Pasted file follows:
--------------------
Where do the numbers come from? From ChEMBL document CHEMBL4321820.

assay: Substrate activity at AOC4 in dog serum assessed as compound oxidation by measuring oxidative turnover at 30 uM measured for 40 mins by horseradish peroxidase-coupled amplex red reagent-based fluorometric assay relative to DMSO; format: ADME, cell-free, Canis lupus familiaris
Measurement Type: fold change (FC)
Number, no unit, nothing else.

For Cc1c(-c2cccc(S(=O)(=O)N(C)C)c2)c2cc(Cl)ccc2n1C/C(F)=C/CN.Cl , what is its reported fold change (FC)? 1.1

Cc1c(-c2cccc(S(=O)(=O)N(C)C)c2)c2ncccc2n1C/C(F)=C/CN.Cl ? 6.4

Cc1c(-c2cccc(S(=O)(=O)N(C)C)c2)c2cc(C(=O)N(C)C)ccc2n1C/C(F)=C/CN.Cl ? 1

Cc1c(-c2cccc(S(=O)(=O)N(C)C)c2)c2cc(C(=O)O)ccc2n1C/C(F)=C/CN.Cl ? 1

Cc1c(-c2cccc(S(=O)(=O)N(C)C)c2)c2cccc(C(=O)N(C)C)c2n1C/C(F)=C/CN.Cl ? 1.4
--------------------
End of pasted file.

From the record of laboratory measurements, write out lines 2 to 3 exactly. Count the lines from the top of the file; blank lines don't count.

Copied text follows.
assay: Substrate activity at AOC4 in dog serum assessed as compound oxidation by measuring oxidative turnover at 30 uM measured for 40 mins by horseradish peroxidase-coupled amplex red reagent-based fluorometric assay relative to DMSO; format: ADME, cell-free, Canis lupus familiaris
Measurement Type: fold change (FC)